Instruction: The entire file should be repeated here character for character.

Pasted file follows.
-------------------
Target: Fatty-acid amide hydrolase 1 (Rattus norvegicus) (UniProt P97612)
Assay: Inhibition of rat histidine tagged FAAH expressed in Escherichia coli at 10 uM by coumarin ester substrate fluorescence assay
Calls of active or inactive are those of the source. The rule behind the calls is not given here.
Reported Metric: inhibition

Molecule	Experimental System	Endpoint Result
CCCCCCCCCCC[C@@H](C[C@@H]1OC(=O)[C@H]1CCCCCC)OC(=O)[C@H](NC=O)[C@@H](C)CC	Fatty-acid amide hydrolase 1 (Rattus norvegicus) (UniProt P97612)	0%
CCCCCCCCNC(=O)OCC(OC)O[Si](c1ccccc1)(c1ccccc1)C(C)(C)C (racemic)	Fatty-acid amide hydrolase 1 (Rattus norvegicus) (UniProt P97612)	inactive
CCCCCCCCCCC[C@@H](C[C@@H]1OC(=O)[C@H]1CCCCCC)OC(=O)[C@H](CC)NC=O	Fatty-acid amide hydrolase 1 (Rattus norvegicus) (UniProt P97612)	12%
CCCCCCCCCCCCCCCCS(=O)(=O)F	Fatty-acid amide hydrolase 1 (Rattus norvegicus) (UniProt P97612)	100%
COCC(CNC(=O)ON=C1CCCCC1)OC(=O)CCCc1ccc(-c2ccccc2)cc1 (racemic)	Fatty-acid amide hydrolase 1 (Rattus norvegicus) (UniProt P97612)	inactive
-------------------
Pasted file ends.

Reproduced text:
Target: Fatty-acid amide hydrolase 1 (Rattus norvegicus) (UniProt P97612)
Assay: Inhibition of rat histidine tagged FAAH expressed in Escherichia coli at 10 uM by coumarin ester substrate fluorescence assay
Calls of active or inactive are those of the source. The rule behind the calls is not given here.
Reported Metric: inhibition

Molecule	Experimental System	Endpoint Result
CCCCCCCCCCC[C@@H](C[C@@H]1OC(=O)[C@H]1CCCCCC)OC(=O)[C@H](NC=O)[C@@H](C)CC	Fatty-acid amide hydrolase 1 (Rattus norvegicus) (UniProt P97612)	0%
CCCCCCCCNC(=O)OCC(OC)O[Si](c1ccccc1)(c1ccccc1)C(C)(C)C (racemic)	Fatty-acid amide hydrolase 1 (Rattus norvegicus) (UniProt P97612)	inactive
CCCCCCCCCCC[C@@H](C[C@@H]1OC(=O)[C@H]1CCCCCC)OC(=O)[C@H](CC)NC=O	Fatty-acid amide hydrolase 1 (Rattus norvegicus) (UniProt P97612)	12%
CCCCCCCCCCCCCCCCS(=O)(=O)F	Fatty-acid amide hydrolase 1 (Rattus norvegicus) (UniProt P97612)	100%
COCC(CNC(=O)ON=C1CCCCC1)OC(=O)CCCc1ccc(-c2ccccc2)cc1 (racemic)	Fatty-acid amide hydrolase 1 (Rattus norvegicus) (UniProt P97612)	inactive